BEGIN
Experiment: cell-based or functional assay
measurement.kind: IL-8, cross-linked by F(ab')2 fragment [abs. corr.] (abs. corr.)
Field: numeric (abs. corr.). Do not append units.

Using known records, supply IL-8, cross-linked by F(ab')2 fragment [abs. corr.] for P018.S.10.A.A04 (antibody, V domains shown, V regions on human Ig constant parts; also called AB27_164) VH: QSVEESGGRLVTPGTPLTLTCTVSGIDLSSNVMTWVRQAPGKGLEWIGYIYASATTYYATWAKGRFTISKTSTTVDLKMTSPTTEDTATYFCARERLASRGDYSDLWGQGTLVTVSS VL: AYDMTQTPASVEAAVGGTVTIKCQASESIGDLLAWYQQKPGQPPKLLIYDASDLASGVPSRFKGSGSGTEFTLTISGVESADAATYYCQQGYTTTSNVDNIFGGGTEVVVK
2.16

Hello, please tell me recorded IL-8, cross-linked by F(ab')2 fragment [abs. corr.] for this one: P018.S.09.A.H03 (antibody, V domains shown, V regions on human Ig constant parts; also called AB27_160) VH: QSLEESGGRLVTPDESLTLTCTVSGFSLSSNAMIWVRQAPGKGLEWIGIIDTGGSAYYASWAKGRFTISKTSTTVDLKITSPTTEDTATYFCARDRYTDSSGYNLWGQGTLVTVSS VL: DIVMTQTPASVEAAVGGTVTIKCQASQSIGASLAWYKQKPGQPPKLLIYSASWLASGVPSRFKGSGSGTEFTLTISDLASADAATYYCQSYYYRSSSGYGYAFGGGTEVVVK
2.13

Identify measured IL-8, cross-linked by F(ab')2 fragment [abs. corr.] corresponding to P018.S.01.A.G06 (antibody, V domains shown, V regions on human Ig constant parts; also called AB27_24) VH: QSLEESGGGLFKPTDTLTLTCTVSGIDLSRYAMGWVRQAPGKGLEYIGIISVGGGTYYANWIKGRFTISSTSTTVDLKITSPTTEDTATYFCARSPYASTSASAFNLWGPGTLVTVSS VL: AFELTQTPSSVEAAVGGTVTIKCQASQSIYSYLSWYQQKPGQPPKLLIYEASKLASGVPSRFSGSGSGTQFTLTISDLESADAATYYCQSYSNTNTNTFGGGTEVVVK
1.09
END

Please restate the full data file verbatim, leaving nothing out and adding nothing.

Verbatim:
Experiment: cell-based or functional assay
measurement.kind: IL-8, cross-linked by F(ab')2 fragment [abs. corr.] (abs. corr.)
Field: numeric (abs. corr.). Do not append units.

Using known records, supply IL-8, cross-linked by F(ab')2 fragment [abs. corr.] for P018.S.10.A.A04 (antibody, V domains shown, V regions on human Ig constant parts; also called AB27_164) VH: QSVEESGGRLVTPGTPLTLTCTVSGIDLSSNVMTWVRQAPGKGLEWIGYIYASATTYYATWAKGRFTISKTSTTVDLKMTSPTTEDTATYFCARERLASRGDYSDLWGQGTLVTVSS VL: AYDMTQTPASVEAAVGGTVTIKCQASESIGDLLAWYQQKPGQPPKLLIYDASDLASGVPSRFKGSGSGTEFTLTISGVESADAATYYCQQGYTTTSNVDNIFGGGTEVVVK
2.16

Hello, please tell me recorded IL-8, cross-linked by F(ab')2 fragment [abs. corr.] for this one: P018.S.09.A.H03 (antibody, V domains shown, V regions on human Ig constant parts; also called AB27_160) VH: QSLEESGGRLVTPDESLTLTCTVSGFSLSSNAMIWVRQAPGKGLEWIGIIDTGGSAYYASWAKGRFTISKTSTTVDLKITSPTTEDTATYFCARDRYTDSSGYNLWGQGTLVTVSS VL: DIVMTQTPASVEAAVGGTVTIKCQASQSIGASLAWYKQKPGQPPKLLIYSASWLASGVPSRFKGSGSGTEFTLTISDLASADAATYYCQSYYYRSSSGYGYAFGGGTEVVVK
2.13

Identify measured IL-8, cross-linked by F(ab')2 fragment [abs. corr.] corresponding to P018.S.01.A.G06 (antibody, V domains shown, V regions on human Ig constant parts; also called AB27_24) VH: QSLEESGGGLFKPTDTLTLTCTVSGIDLSRYAMGWVRQAPGKGLEYIGIISVGGGTYYANWIKGRFTISSTSTTVDLKITSPTTEDTATYFCARSPYASTSASAFNLWGPGTLVTVSS VL: AFELTQTPSSVEAAVGGTVTIKCQASQSIYSYLSWYQQKPGQPPKLLIYEASKLASGVPSRFSGSGSGTQFTLTISDLESADAATYYCQSYSNTNTNTFGGGTEVVVK
1.09